Was Lizzie Borden a cold-blooded murderess or an unjustly persecuted lady?
When Andrew and Abby Borden were brutally hacked to death in Fall River, Massachusetts, in August 1892, the arrest of the couple’s younger daughter Lizzie turned the case into international news and her trial into a spectacle unparalleled in American history. Everyone—rich and poor, suffragists and social conservatives, legal scholars and laypeople—had an opinion about Lizzie Borden’s guilt or innocence.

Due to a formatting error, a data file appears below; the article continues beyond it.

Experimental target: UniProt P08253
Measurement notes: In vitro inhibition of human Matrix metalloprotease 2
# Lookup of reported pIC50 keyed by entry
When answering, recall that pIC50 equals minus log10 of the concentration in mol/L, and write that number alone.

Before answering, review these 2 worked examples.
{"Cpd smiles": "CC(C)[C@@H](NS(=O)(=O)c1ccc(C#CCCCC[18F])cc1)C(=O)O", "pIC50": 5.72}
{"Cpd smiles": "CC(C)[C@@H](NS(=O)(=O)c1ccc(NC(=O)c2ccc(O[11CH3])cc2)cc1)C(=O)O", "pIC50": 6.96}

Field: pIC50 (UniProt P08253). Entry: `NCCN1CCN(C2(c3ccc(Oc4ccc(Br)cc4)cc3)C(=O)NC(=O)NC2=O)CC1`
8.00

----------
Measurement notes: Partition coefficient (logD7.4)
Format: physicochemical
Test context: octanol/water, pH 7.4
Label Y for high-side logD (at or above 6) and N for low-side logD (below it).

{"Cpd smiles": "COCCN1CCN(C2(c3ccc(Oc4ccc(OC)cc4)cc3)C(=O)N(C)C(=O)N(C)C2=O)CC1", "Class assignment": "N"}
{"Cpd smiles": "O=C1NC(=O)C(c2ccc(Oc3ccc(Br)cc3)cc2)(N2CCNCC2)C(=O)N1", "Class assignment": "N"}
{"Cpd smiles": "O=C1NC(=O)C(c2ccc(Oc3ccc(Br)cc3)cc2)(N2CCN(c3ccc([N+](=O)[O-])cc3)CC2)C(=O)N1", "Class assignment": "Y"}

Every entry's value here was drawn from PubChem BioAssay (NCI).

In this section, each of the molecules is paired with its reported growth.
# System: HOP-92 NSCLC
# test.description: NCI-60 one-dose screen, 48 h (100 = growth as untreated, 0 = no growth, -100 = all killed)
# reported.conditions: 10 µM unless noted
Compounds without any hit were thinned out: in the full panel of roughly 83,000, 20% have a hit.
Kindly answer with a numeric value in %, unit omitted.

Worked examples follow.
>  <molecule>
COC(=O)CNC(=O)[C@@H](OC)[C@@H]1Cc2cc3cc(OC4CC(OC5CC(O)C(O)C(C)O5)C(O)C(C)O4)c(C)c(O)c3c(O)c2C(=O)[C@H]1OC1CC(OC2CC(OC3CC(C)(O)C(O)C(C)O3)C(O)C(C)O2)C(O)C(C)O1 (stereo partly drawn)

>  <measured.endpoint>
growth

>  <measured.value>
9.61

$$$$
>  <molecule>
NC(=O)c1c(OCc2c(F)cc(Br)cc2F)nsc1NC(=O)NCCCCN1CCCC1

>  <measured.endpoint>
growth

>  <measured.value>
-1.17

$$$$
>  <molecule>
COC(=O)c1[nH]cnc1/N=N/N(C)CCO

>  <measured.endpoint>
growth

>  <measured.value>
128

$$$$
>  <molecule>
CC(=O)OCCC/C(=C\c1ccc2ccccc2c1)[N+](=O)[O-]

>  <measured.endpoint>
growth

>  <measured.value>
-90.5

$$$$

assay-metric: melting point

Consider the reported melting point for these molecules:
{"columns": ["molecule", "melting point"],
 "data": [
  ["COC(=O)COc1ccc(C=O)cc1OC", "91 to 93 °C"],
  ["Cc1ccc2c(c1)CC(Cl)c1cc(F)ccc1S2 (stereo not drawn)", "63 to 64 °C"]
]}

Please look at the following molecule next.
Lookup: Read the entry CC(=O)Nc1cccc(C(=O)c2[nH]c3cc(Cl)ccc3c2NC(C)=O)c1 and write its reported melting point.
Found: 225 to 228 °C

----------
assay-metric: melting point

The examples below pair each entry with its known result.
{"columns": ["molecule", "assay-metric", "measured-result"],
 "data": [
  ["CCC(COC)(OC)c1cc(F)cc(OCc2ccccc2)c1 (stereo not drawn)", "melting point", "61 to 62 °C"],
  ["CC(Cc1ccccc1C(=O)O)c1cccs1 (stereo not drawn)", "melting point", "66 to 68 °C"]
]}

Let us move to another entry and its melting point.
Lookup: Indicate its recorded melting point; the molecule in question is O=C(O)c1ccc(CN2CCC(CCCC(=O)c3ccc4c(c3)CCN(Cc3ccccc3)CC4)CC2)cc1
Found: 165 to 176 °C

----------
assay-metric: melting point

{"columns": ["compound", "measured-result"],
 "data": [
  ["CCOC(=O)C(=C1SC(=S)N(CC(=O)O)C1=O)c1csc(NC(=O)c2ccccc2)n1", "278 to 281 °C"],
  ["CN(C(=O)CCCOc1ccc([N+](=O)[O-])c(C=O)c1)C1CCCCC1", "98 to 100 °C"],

The popular fascination with the Borden murders and its central enigmatic character has endured for more than one hundred years. Scholar Cara Robertson explores the stories Lizzie Borden’s culture wanted and expected to hear and how those stories influenced the debate inside and outside the courtroom, offering a window into America in the Gilded Age.
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